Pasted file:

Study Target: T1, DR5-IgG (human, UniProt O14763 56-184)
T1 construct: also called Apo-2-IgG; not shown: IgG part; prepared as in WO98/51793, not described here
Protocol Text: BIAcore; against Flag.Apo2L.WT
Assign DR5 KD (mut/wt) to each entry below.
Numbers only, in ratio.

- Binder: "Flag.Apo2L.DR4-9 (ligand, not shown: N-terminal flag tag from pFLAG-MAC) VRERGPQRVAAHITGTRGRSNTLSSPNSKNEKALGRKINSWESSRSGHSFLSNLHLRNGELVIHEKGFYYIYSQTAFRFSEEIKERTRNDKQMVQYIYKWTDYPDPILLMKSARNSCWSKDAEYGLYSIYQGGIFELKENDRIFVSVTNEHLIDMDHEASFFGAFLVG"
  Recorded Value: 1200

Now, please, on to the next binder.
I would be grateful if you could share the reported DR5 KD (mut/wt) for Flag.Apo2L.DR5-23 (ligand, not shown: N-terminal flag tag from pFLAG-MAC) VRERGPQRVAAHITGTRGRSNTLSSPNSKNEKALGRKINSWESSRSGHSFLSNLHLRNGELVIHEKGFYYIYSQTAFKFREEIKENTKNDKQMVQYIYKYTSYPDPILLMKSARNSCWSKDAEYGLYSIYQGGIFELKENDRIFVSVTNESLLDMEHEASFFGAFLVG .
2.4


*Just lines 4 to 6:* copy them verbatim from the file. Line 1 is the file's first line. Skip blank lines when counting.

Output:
Assign DR5 KD (mut/wt) to each entry below.
Numbers only, in ratio.

- Binder: "Flag.Apo2L.DR4-9 (ligand, not shown: N-terminal flag tag from pFLAG-MAC) VRERGPQRVAAHITGTRGRSNTLSSPNSKNEKALGRKINSWESSRSGHSFLSNLHLRNGELVIHEKGFYYIYSQTAFRFSEEIKERTRNDKQMVQYIYKWTDYPDPILLMKSARNSCWSKDAEYGLYSIYQGGIFELKENDRIFVSVTNEHLIDMDHEASFFGAFLVG"